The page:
What's Beat Reporter?

A beat is a particular topic or subject area that a reporter covers. Most journalists working in print and online news cover beats. A reporter can cover a particular beat for a period of many years.

Types

Some of the most basic beats include, in the news section, cops, courts, town government and school board. The arts and entertainment section can also be divided up into beats including coverage of movies, TV, the performing arts and so on.

Sports reporters are, not surprisingly, assigned to specific beats like football, basketball, baseball and so on. News organizations large enough to have foreign bureaus, such as The Associated Press, will have reporters stationed in major world capitals such as London, Moscow and Beijing.

But on larger papers with more staffers, beats can get even more specific. For instance, the business news section might be divided into separate beats for specific industries such as manufacturing, high-tech and so on. News outlets that can afford to produce their own science sections may have beat reporters who cover such fields as astronomy and biotechnology.

Advantages

There are several advantages to being a beat reporter. First, beats allow reporters to cover the subjects they are most passionate about. If you love movies, chances are you'll be excited at the chance to be a film critic or cover the movie industry.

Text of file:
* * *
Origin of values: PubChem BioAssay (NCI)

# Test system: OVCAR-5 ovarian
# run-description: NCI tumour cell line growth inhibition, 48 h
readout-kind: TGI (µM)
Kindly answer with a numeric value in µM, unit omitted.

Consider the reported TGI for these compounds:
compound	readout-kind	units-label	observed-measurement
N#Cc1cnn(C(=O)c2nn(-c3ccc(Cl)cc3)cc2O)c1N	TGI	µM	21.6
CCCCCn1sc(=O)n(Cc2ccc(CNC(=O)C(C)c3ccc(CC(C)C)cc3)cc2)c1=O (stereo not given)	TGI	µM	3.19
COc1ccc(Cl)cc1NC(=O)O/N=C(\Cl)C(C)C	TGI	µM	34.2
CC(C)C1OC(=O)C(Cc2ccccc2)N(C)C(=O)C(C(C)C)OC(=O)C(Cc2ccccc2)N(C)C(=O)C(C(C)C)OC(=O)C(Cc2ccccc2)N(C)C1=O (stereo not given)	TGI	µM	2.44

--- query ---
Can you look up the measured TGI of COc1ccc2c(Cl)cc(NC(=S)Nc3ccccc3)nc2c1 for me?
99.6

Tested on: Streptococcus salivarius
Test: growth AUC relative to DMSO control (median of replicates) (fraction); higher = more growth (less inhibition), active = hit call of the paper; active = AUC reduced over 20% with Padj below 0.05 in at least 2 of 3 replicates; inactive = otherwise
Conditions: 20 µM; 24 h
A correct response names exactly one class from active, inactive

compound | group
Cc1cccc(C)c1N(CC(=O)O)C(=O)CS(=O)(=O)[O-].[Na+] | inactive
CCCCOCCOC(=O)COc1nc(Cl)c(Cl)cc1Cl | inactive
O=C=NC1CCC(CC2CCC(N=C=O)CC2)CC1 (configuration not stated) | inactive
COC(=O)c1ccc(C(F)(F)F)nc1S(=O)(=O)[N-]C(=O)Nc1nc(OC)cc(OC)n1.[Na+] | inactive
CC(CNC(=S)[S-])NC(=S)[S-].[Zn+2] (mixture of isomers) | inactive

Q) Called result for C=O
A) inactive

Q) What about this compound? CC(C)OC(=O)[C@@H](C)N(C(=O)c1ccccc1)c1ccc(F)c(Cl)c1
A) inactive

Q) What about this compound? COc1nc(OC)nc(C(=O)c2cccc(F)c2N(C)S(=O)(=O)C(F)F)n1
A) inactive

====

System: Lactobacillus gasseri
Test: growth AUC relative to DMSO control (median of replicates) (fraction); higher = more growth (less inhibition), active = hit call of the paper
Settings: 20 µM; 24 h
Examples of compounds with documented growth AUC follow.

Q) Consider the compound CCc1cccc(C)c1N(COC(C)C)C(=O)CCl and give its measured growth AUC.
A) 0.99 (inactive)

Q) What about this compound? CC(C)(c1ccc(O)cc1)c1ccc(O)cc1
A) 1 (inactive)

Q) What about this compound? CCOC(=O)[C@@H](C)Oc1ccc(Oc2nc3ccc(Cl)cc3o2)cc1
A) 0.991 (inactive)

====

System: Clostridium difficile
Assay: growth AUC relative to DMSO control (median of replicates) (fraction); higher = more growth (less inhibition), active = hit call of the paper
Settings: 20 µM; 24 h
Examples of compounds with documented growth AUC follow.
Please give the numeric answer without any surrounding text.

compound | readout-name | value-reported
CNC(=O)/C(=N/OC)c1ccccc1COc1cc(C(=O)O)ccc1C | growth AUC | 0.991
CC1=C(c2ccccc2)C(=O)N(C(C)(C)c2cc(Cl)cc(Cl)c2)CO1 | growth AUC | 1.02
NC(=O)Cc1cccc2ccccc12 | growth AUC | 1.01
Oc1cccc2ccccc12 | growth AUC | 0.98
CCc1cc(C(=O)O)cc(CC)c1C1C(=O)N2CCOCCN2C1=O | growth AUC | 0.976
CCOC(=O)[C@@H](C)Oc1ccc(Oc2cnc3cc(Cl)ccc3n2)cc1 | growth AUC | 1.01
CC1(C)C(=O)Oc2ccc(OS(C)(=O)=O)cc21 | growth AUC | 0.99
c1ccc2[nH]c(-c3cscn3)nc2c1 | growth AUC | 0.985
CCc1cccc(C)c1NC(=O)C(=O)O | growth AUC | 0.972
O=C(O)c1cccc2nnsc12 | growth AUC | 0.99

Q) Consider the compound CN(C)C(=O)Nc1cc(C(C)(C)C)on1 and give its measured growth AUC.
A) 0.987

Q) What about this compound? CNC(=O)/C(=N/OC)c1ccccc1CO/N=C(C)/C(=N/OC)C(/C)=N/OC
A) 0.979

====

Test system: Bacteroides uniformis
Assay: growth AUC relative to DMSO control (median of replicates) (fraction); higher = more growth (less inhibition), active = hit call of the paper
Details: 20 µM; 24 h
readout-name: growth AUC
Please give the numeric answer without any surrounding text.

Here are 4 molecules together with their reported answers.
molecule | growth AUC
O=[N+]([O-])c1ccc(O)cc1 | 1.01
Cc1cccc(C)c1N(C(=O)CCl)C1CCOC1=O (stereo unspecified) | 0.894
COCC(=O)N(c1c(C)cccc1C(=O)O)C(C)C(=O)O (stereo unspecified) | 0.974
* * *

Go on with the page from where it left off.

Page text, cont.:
If you're a political junkie, then nothing will suit you more than to cover politics at the local, state or national level.

Covering a beat also allows you to build up your expertise on a topic. Any good reporter can bang out a crime story or cover a court hearing, but the experienced beat reporter will know the ins and outs in a way that beginners just won't.

Also, spending time on a beat enables you to build up a good collection of sources on that beat, so that you can get good stories and get them quickly. 

In short, a reporter who has spent a lot of time covering a particular beat can write about it with an authority that someone else just couldn't match.

The downside of all this familiarity is that a beat can sometimes get boring after a while. Many reporters, after spending several years covering a beat, will crave a change of scenery and new challenges, so editors often switch reporters around in order to keep the coverage fresh.

Beat reporting is also what distinguishes newspapers – and some news websites – from other forms of media, such as local TV news. Newspapers, better-staffed than most broadcast news outlets, have beat reporters produce coverage that's more thorough and in-depth than what's usually seen on TV news.